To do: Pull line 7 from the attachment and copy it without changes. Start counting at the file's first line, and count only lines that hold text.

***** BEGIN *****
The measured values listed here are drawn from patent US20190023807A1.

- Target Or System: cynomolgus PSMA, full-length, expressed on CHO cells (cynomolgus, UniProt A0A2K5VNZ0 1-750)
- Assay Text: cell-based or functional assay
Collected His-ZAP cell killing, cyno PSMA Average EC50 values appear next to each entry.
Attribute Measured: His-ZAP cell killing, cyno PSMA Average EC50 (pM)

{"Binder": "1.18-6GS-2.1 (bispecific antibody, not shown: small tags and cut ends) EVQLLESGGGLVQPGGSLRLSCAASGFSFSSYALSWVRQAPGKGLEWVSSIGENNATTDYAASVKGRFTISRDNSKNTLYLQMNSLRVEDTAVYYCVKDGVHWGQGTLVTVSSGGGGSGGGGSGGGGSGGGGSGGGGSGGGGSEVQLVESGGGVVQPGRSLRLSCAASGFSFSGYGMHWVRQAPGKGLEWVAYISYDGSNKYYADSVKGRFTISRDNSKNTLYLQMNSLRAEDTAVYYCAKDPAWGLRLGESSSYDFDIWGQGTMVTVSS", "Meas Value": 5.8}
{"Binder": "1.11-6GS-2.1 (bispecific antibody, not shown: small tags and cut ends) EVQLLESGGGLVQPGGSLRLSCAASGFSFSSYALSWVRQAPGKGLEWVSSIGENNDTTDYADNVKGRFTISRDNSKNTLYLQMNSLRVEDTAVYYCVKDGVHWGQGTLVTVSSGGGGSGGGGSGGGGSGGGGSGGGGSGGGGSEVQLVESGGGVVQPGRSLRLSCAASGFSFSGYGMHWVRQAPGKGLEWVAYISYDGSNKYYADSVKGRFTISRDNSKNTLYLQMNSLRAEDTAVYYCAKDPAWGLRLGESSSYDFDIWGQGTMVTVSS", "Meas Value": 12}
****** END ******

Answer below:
{"Binder": "1.11-6GS-2.1 (bispecific antibody, not shown: small tags and cut ends) EVQLLESGGGLVQPGGSLRLSCAASGFSFSSYALSWVRQAPGKGLEWVSSIGENNDTTDYADNVKGRFTISRDNSKNTLYLQMNSLRVEDTAVYYCVKDGVHWGQGTLVTVSSGGGGSGGGGSGGGGSGGGGSGGGGSGGGGSEVQLVESGGGVVQPGRSLRLSCAASGFSFSGYGMHWVRQAPGKGLEWVAYISYDGSNKYYADSVKGRFTISRDNSKNTLYLQMNSLRAEDTAVYYCAKDPAWGLRLGESSSYDFDIWGQGTMVTVSS", "Meas Value": 12}